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Changing your business model from reseller to solution provider takes more than the flick of a switch, and that’s why the Computing Technology Industry Association is devising a comprehensive plan to help make the transition.

The association, based in Oak Brook, Ill., appointed an advisory council last spring to put together a transition plan for resellers, which the council said this week it hopes to make available some time in the new year.

The Reseller Transformation Advisory Council, which has been meeting this week to hammer out details, has devised a three-stage transformation program for resellers. The three phases are self-assessment or “discovery,” preparation of a plan for success and the actual transformation to the solution model.

To facilitate the transformation phase, the council is preparing a set of tools and resources for VARs.

CompTIA formed the council after discovering through a study that too many VARs lack the solution-selling skills they need to stay in business and to provide vendors with a reliable channel.

Click here to read about why focus is critical to solution providers.

“Business partners who want to be around in three years know they need to make changes to their business models and they need help in doing that,” said Kurt Yeager, a council member and director of global channel strategy for Avaya Inc. of Basking Ridge, N.J.

Yeager brings to the council Avaya’s experience in aiding its partners to adopt a solution-focused model.

A year ago, Avaya embarked on an initiative called “Masters of Convergence” that offered one-on-one consulting and myriad workshops to partners on topics such as sales, services and business development. The goal was to make the company’s top partners proficient in using the vendor’s voice and data network convergence technology so that they can take a consultative approach to selling it.

Like Yeager, council member Katrina Klier, Microsoft Corp.’s U.S. director for partner readiness, lends to the council the software giant’s experience in working with VARs and integrators.

Klier said the council will ask select resellers shortly to review the transformation plan and make recommendations if changes are needed.

In the discovery phase of the council’s plan, a reseller examines which parts of the business are working and which could stand improvement. The reseller then draws on the results of that assessment to prepare a plan aimed at increasing profit potential and business viability.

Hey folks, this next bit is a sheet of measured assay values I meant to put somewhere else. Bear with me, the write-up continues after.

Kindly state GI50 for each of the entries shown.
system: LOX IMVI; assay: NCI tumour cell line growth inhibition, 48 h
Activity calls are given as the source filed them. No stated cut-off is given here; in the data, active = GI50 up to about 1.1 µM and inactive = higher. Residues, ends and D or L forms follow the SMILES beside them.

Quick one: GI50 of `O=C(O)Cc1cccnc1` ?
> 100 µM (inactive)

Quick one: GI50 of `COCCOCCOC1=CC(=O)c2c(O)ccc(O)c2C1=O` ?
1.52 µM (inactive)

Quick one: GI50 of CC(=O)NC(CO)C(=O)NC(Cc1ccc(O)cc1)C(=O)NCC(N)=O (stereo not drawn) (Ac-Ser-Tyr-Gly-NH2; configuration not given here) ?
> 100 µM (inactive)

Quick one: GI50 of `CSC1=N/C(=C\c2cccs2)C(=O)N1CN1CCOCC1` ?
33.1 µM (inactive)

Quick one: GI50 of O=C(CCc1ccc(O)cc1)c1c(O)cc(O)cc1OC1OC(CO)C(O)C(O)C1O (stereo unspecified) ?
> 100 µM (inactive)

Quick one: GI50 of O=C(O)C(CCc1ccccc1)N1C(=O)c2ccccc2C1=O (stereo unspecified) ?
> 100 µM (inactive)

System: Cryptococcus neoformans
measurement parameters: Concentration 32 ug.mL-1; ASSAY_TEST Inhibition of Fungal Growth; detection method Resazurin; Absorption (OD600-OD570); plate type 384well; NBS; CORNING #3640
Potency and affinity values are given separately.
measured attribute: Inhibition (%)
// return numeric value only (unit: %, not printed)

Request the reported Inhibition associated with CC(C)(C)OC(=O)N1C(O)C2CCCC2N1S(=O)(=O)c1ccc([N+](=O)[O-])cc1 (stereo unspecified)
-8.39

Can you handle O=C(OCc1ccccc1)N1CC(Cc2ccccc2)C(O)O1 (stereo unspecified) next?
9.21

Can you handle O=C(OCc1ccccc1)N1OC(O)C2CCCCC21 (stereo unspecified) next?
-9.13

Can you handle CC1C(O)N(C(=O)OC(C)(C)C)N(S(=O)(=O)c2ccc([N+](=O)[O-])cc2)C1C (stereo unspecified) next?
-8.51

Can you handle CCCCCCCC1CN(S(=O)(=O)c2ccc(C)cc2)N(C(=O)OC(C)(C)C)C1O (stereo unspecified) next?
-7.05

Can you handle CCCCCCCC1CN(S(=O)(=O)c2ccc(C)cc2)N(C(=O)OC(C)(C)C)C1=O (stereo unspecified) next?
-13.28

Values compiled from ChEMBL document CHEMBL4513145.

For the transformation phase, Klier said, the council will make available a range of resources, including online self-paced education sessions, seminars and consulting services.

The goal is to profoundly change the way resellers do business. For instance, rather than trying to squeeze a few percentage points from product sales, the provider would add customization services to the product that are specific to customer needs. Rather than focus on break/fix maintenance services, the provider would offer consulting in such areas as IT strategy, business continuity and product lifecycle management. Rather than billing customers per project, providers would more profitable annuity-based model.

And so on.

Read more here about the trend of VARs making a transition to managed services.

Channel experts say they believe the failure to adopt a consultative business model will drive a significant number of resellers out of business in coming years. Research firm Gartner Inc. predicts that 40 percent of channel companies currently in business will no longer exist in 2008. Klier said as many as 80 percent of resellers currently face financial challenges.

Product-focused resellers are at risk not only because of ever-tightening profit margins, but also because customers’ needs have changed. They want technology to help keep them in business and they want to deal with a single provider that can address all their IT needs.

“That requires an intimate relationship with and an understanding of the customer’s business,” Avaya’s Yeager said.

Many VARs already understand these realities and have started making the necessary adjustments, while others know they need to change but haven’t figured out to do it, Klier said.

“There are some that will never really internalize this,” she said.

CompTIA’s Reseller Transformation Advisory Council also includes representation from various other companies, including CA Inc., Ingram Micro Inc., Intermec Technologies Corp., LANDesk Software Inc. and McAfee Inc.

To kick off its reseller transformation efforts, CompTIA last spring launched a Web-based tool that resellers can use to compare their business strategies and financial performance against a solution provider model of the industry’s best performers

Resellers are asked 15 questions about their business models and in response, the tool provides recommendations on how to make the transition.